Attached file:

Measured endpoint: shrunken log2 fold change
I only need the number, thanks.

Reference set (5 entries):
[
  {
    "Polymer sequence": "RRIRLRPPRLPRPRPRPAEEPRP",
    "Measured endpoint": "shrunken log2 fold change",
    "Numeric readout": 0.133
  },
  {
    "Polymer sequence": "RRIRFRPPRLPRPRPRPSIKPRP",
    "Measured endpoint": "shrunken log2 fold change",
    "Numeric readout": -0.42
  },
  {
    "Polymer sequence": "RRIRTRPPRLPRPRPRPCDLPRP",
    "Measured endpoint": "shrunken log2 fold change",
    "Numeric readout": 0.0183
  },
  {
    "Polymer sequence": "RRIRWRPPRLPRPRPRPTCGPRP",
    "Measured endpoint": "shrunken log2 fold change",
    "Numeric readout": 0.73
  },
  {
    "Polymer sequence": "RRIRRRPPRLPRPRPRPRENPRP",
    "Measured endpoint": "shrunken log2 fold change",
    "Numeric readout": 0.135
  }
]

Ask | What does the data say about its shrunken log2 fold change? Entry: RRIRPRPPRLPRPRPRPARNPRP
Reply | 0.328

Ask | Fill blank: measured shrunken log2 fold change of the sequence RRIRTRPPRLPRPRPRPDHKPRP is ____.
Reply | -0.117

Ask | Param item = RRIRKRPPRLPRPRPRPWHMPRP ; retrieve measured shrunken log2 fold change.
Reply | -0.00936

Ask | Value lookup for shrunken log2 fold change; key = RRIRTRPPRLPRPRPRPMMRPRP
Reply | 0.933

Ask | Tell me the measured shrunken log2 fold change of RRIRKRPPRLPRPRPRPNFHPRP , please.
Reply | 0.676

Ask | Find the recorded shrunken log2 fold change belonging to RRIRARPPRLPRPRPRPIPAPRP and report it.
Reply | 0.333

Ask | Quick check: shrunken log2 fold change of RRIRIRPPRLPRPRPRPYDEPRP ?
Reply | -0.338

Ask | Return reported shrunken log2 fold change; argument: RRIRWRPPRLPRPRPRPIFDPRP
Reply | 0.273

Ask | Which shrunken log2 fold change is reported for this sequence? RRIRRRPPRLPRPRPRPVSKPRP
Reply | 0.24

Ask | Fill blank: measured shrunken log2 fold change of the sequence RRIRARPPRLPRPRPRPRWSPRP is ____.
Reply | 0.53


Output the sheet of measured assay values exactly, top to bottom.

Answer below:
Measured endpoint: shrunken log2 fold change
I only need the number, thanks.

Reference set (5 entries):
[
  {
    "Polymer sequence": "RRIRLRPPRLPRPRPRPAEEPRP",
    "Measured endpoint": "shrunken log2 fold change",
    "Numeric readout": 0.133
  },
  {
    "Polymer sequence": "RRIRFRPPRLPRPRPRPSIKPRP",
    "Measured endpoint": "shrunken log2 fold change",
    "Numeric readout": -0.42
  },
  {
    "Polymer sequence": "RRIRTRPPRLPRPRPRPCDLPRP",
    "Measured endpoint": "shrunken log2 fold change",
    "Numeric readout": 0.0183
  },
  {
    "Polymer sequence": "RRIRWRPPRLPRPRPRPTCGPRP",
    "Measured endpoint": "shrunken log2 fold change",
    "Numeric readout": 0.73
  },
  {
    "Polymer sequence": "RRIRRRPPRLPRPRPRPRENPRP",
    "Measured endpoint": "shrunken log2 fold change",
    "Numeric readout": 0.135
  }
]

Ask | What does the data say about its shrunken log2 fold change? Entry: RRIRPRPPRLPRPRPRPARNPRP
Reply | 0.328

Ask | Fill blank: measured shrunken log2 fold change of the sequence RRIRTRPPRLPRPRPRPDHKPRP is ____.
Reply | -0.117

Ask | Param item = RRIRKRPPRLPRPRPRPWHMPRP ; retrieve measured shrunken log2 fold change.
Reply | -0.00936

Ask | Value lookup for shrunken log2 fold change; key = RRIRTRPPRLPRPRPRPMMRPRP
Reply | 0.933

Ask | Tell me the measured shrunken log2 fold change of RRIRKRPPRLPRPRPRPNFHPRP , please.
Reply | 0.676

Ask | Find the recorded shrunken log2 fold change belonging to RRIRARPPRLPRPRPRPIPAPRP and report it.
Reply | 0.333

Ask | Quick check: shrunken log2 fold change of RRIRIRPPRLPRPRPRPYDEPRP ?
Reply | -0.338

Ask | Return reported shrunken log2 fold change; argument: RRIRWRPPRLPRPRPRPIFDPRP
Reply | 0.273

Ask | Which shrunken log2 fold change is reported for this sequence? RRIRRRPPRLPRPRPRPVSKPRP
Reply | 0.24

Ask | Fill blank: measured shrunken log2 fold change of the sequence RRIRARPPRLPRPRPRPRWSPRP is ____.
Reply | 0.53